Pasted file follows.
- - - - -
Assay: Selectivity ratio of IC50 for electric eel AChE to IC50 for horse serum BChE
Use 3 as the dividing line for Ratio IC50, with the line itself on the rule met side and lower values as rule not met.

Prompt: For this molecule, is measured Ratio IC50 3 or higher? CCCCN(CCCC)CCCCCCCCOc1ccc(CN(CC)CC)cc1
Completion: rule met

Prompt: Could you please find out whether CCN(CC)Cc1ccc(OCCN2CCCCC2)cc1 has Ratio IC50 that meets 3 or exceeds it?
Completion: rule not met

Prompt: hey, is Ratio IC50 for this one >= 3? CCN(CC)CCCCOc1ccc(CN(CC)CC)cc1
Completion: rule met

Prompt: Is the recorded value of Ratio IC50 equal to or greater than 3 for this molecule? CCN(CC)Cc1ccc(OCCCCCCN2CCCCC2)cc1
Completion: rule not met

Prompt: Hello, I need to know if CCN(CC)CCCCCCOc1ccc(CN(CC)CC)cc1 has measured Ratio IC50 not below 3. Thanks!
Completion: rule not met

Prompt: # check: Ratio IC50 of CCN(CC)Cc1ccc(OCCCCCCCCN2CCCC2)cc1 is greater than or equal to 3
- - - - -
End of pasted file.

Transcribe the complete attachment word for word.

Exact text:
Assay: Selectivity ratio of IC50 for electric eel AChE to IC50 for horse serum BChE
Use 3 as the dividing line for Ratio IC50, with the line itself on the rule met side and lower values as rule not met.

Prompt: For this molecule, is measured Ratio IC50 3 or higher? CCCCN(CCCC)CCCCCCCCOc1ccc(CN(CC)CC)cc1
Completion: rule met

Prompt: Could you please find out whether CCN(CC)Cc1ccc(OCCN2CCCCC2)cc1 has Ratio IC50 that meets 3 or exceeds it?
Completion: rule not met

Prompt: hey, is Ratio IC50 for this one >= 3? CCN(CC)CCCCOc1ccc(CN(CC)CC)cc1
Completion: rule met

Prompt: Is the recorded value of Ratio IC50 equal to or greater than 3 for this molecule? CCN(CC)Cc1ccc(OCCCCCCN2CCCCC2)cc1
Completion: rule not met

Prompt: Hello, I need to know if CCN(CC)CCCCCCOc1ccc(CN(CC)CC)cc1 has measured Ratio IC50 not below 3. Thanks!
Completion: rule not met

Prompt: # check: Ratio IC50 of CCN(CC)Cc1ccc(OCCCCCCCCN2CCCC2)cc1 is greater than or equal to 3